The effect of increasing body mass index on the pain and function of patients with adult spinal deformity

David Christopher Kieser, Michael Charles Wyatt, Louis Boissiere, Kazunori Hayashi, Derek Thomas Cawley, Caglar Yilgor, Daniel Larrieu, Takashi Fujishiro, Ahmet Alanay, Emre Acaroglu, Frank Kleinstueck, Ferran Pellisé, Francisco Javier Sánchez Perez-Grueso, Anouar Bourghli, Jean-Marc Vital, Olivier Gille, Ibrahim Obeid, on behalf of the European Spine Study Group


Background: Both adult spinal deformity (ASD) and obesity are growing concerns internationally. This study therefore aims to determine the effect of increasing body mass index (BMI) on the pain and function of patients with ASD.
Methods: A retrospective review of prospectively collected data from a multicentre European database was undertaken. Initially a univariate analysis was performed on the effect of BMI on the initial presentation of functional scores in patients with ASD. The functional scores included the Numerical Rating Scale (NRS) back and leg score, Core Outcome Measures Index (COMI) back score, SRS22 total score, Short Form 36 (SF-36) [general health, physical component score (PCS) and mental component score (MCS)] and Oswestry Disability Index (ODI) score (including all domains). Subsequently a multivariate analysis controlling for age, sex, comorbidities, employment status, smoking status and radiological parameters [coronal cobb, coronal balance, sagittal balance, global tilt, and pelvic incidence minus lumbar lordosis (PI − LL) mismatch] was performed.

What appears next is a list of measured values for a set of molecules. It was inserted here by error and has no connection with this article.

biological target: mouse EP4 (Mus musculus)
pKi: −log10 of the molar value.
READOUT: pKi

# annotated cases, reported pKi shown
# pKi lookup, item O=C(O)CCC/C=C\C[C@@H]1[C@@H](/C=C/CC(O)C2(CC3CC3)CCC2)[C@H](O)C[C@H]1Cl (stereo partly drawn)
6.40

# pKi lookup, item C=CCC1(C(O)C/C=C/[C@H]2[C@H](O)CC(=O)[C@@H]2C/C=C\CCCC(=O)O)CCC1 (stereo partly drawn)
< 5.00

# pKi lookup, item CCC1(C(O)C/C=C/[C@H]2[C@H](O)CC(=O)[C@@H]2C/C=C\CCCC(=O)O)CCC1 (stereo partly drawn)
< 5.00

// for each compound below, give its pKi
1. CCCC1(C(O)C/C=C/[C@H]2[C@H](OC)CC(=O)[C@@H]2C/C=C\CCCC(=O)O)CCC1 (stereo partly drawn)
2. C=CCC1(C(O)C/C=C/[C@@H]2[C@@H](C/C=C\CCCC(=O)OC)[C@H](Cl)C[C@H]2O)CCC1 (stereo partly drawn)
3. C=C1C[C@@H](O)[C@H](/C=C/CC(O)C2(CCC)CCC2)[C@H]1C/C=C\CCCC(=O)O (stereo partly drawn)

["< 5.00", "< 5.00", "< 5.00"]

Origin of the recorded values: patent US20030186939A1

Results: A total of 1,004 patients were included in this study (166 male, 838 female). On univariate analysis a statistically significant (P<0.05) moderate correlation between NRS leg pain, ODI (walking, standing, sex life, social life and total score), SF-36 (physical component), sagittal balance, global tilt and age were recognised (P<0.05). A statistically significant low correlation was identified for all other outcomes, except coronal balance (P=0.640). On multivariate analysis BMI remained significantly related to all functional outcomes except ODI-pain and ODI-travelling (P>0.05).
Conclusions: Increasing BMI has a significant adverse effect on the pain and functioning of patients with ASD. Clinicians should recognise this association and treat patients accordingly.